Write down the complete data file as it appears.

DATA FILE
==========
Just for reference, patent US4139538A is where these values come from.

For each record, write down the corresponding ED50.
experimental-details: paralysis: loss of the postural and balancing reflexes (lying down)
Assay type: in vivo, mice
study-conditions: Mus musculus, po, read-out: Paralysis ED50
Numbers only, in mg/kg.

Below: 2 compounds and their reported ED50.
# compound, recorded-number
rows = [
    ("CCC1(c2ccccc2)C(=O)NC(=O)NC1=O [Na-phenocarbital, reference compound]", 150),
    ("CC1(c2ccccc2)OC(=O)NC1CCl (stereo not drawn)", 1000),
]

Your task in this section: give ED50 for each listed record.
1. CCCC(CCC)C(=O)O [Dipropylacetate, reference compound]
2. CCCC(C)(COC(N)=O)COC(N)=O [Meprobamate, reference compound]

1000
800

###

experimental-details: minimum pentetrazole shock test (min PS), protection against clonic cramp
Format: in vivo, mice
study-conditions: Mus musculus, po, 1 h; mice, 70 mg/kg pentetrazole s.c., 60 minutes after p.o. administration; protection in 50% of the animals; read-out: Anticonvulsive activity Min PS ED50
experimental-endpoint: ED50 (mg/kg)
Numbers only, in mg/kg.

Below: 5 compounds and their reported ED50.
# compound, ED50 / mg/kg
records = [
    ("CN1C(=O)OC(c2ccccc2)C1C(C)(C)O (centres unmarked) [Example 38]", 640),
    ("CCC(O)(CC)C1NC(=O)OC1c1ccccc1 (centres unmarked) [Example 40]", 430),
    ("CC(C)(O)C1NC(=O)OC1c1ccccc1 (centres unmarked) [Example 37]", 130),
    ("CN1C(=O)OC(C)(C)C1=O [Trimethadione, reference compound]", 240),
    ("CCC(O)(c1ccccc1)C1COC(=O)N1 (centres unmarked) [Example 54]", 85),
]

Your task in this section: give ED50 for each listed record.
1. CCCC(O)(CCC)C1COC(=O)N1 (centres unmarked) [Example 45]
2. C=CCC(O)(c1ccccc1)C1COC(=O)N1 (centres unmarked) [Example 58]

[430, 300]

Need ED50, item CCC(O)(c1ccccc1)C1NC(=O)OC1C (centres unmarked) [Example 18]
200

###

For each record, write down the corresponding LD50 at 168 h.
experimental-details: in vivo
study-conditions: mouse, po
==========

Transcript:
Just for reference, patent US4139538A is where these values come from.

For each record, write down the corresponding ED50.
experimental-details: paralysis: loss of the postural and balancing reflexes (lying down)
Assay type: in vivo, mice
study-conditions: Mus musculus, po, read-out: Paralysis ED50
Numbers only, in mg/kg.

Below: 2 compounds and their reported ED50.
# compound, recorded-number
rows = [
    ("CCC1(c2ccccc2)C(=O)NC(=O)NC1=O [Na-phenocarbital, reference compound]", 150),
    ("CC1(c2ccccc2)OC(=O)NC1CCl (stereo not drawn)", 1000),
]

Your task in this section: give ED50 for each listed record.
1. CCCC(CCC)C(=O)O [Dipropylacetate, reference compound]
2. CCCC(C)(COC(N)=O)COC(N)=O [Meprobamate, reference compound]

1000
800

###

experimental-details: minimum pentetrazole shock test (min PS), protection against clonic cramp
Format: in vivo, mice
study-conditions: Mus musculus, po, 1 h; mice, 70 mg/kg pentetrazole s.c., 60 minutes after p.o. administration; protection in 50% of the animals; read-out: Anticonvulsive activity Min PS ED50
experimental-endpoint: ED50 (mg/kg)
Numbers only, in mg/kg.

Below: 5 compounds and their reported ED50.
# compound, ED50 / mg/kg
records = [
    ("CN1C(=O)OC(c2ccccc2)C1C(C)(C)O (centres unmarked) [Example 38]", 640),
    ("CCC(O)(CC)C1NC(=O)OC1c1ccccc1 (centres unmarked) [Example 40]", 430),
    ("CC(C)(O)C1NC(=O)OC1c1ccccc1 (centres unmarked) [Example 37]", 130),
    ("CN1C(=O)OC(C)(C)C1=O [Trimethadione, reference compound]", 240),
    ("CCC(O)(c1ccccc1)C1COC(=O)N1 (centres unmarked) [Example 54]", 85),
]

Your task in this section: give ED50 for each listed record.
1. CCCC(O)(CCC)C1COC(=O)N1 (centres unmarked) [Example 45]
2. C=CCC(O)(c1ccccc1)C1COC(=O)N1 (centres unmarked) [Example 58]

[430, 300]

Need ED50, item CCC(O)(c1ccccc1)C1NC(=O)OC1C (centres unmarked) [Example 18]
200

###

For each record, write down the corresponding LD50 at 168 h.
experimental-details: in vivo
study-conditions: mouse, po